- The Washington Times - Sunday, February 23, 2003

On a clear evening on June 25, in the year 1178, five monks in Canterbury, England, gazed at the slim crescent of the new moon and saw an extraordinary sight.

"Suddenly, the upper horn (the crescent moon was commonly described as having two horns, as a cow or bull) split in two," the monks reported. "From the midpoint of the division, a flaming torch sprang up, spewing out fire, hot coals, and sparks."

The monks were unaware they probably were witnessing the impact of an asteroid-sized body on the lunar surface, which some astronomers have estimated happens only about once every 100,000 years.

Yet such events might occur considerably more often, because in the early morning hours of Nov. 15, 1953, Leon Stuart observed — and photographed — something very similar to the event reported by the monks only 775 years earlier.

Stuart, then an amateur astronomer in Tulsa, Okla., saw a massive, white-hot fireball rising from the center of the moon's face.

As dramatic as the event seemed, and as unusual as his photograph was, taken with a camera attached to his 8-inch telescope, Stuart would have to endure skepticism about his find for the remaining 15 years of his life — and 35 years beyond that.

Despite numerous lunar mapping missions and six manned lunar landings during the years of the Apollo program, "Stuart's Event," as it became known in astronomy circles, remained unproven. As a result, skeptics attributed his photo was the result of such ordinary phenomena as lens flare or a meteorite entering Earth's atmosphere.

Now, two Californians, Bonnie J. Buratti, a scientist at NASA's Jet Propulsion Laboratory in Pasadena and Lane Johnson of Pomona College in Claremont, have taken a fresh look at the 50-year-old lunar mystery. They have come up with some highly persuasive evidence that Stuart's photo was both real and historic — the first image of a planetary impact.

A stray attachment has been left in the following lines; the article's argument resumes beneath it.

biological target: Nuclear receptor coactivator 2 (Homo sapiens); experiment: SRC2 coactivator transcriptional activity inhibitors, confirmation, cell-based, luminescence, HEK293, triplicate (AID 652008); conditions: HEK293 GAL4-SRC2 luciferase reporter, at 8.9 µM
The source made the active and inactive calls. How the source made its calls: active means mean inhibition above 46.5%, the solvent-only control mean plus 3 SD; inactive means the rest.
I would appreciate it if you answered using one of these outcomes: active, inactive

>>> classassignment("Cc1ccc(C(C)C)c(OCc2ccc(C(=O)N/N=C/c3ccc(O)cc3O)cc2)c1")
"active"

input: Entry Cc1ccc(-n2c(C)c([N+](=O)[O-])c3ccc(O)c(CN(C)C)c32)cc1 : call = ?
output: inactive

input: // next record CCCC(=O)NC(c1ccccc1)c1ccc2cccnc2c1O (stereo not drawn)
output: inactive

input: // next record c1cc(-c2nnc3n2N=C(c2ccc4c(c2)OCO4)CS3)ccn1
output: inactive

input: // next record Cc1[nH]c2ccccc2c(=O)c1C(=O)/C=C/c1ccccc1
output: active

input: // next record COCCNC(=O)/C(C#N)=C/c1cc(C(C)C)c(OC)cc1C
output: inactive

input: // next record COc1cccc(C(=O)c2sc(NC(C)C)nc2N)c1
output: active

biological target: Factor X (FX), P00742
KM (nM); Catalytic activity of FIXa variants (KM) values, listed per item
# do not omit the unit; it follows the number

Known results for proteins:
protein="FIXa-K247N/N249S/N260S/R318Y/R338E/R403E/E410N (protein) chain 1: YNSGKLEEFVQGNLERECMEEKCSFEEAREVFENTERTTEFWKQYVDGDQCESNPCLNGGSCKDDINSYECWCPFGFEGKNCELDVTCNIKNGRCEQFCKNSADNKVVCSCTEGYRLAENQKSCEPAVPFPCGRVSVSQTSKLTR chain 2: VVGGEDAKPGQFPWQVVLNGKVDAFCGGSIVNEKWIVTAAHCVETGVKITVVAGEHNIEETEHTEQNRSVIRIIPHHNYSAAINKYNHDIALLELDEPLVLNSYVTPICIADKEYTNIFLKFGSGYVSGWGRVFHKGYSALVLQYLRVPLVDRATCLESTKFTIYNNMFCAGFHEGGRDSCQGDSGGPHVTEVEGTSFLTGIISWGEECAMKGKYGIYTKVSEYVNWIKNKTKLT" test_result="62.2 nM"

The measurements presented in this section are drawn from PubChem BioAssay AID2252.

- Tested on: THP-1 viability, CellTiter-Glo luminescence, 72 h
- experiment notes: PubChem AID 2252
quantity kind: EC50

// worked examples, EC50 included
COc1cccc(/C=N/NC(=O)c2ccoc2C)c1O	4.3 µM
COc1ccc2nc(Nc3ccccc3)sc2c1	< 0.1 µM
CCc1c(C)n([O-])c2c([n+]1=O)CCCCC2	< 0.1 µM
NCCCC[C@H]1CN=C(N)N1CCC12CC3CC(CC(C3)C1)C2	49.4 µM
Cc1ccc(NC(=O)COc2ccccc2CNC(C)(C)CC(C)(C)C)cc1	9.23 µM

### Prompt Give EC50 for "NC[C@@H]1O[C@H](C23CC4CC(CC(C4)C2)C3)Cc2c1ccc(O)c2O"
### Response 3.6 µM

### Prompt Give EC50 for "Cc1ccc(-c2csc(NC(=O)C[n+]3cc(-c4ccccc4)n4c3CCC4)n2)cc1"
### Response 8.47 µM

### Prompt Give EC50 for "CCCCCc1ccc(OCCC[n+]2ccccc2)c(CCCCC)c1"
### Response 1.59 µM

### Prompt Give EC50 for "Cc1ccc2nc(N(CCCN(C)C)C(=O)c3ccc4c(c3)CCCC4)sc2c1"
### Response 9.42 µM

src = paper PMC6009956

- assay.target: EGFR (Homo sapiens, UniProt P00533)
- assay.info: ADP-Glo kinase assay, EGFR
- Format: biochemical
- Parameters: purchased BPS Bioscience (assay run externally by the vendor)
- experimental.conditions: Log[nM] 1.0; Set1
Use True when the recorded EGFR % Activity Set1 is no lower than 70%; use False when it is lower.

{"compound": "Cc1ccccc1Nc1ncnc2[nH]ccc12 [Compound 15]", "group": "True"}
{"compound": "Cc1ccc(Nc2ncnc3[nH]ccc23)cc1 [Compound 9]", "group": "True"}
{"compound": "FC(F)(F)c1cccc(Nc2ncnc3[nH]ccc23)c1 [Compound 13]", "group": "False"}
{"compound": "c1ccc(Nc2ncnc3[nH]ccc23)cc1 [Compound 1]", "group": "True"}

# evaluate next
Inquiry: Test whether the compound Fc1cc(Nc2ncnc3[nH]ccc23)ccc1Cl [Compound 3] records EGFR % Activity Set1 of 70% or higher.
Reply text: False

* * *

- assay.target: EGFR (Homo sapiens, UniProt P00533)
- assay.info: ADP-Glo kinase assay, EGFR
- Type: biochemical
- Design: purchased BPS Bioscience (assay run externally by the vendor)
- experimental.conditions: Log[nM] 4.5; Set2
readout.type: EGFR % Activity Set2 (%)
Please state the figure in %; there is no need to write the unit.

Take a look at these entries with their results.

"Stuart's remarkable photograph of the collision gave us an excellent starting point in our search," Buratti said. "We were able to estimate the energy produced by the collision. But we calculated that any crater resulting from the collision would have been too small to be seen by even the best Earth-based telescopes, so we looked elsewhere for proof."

Reporting in the latest issue of the space journal Icarus, Buratti and Lane said they concentrated their investigation on the 35-kilometer (21.75-mile) wide region where the impact likely occurred. This allowed them to rule out most of the 10,000 or so craters pocking the surface of the near side of the moon — the side always turned toward Earth.

At first, their efforts were just as unsuccessful as those of earlier investigators. When the duo re-examined photographs taken from the Lunar Orbiter spacecraft in 1967, none of the craters appeared a likely candidate. But then they consulted the more detailed imagery taken from the Clementine spacecraft in 1994.

"Using Stuart's photograph of the lunar flash, we estimated the object that hit the moon was approximately 20 meters (66 feet) across, and the resulting crater would be in the range of 1-to-2 kilometers (0.62 to 1.24 miles) across. We were looking for fresh craters with a non-eroded appearance," Buratti said.

The telltale sign of a "fresh" lunar crater is a bluish tinge to its surface, she explained. The blue indicates lunar subsoil has been exposed and hasn't yet been affected by a process called "space weathering," which reddens the soil. Another sign of a fresh crater is it reflects more sunlight than its surroundings.

Buratti and Lane's search of Clementine images revealed a 1.5-kilometer (0.93-mile) wide crater with the signal blue layer of material surrounding the impact site. The crater also was located in the middle of area covered by Stuart's 1953 photograph.

It seems the perfect candidate, they said. Its size is consistent with the energy produced by the observed flash, it has the right color and reflectivity and it is the right shape.

Buratti and Lane estimate the energy released at impact was about 0.5 megatons of TNT, or about 35 times more powerful than the Hiroshima atomic bomb.

"To me this is the celestial equivalent of observing a once-in-a-century hurricane," Buratti said. "We're taught the moon is geologically dead, but this proves that it is not. Here we can actually see weather on the moon."

Although Stuart died in 1968, his son Jerry said his father would have been pleased by Buratti and Lane's findings.

"Astronomy is all about investigation and discovery," he said. "It was my father's passion."

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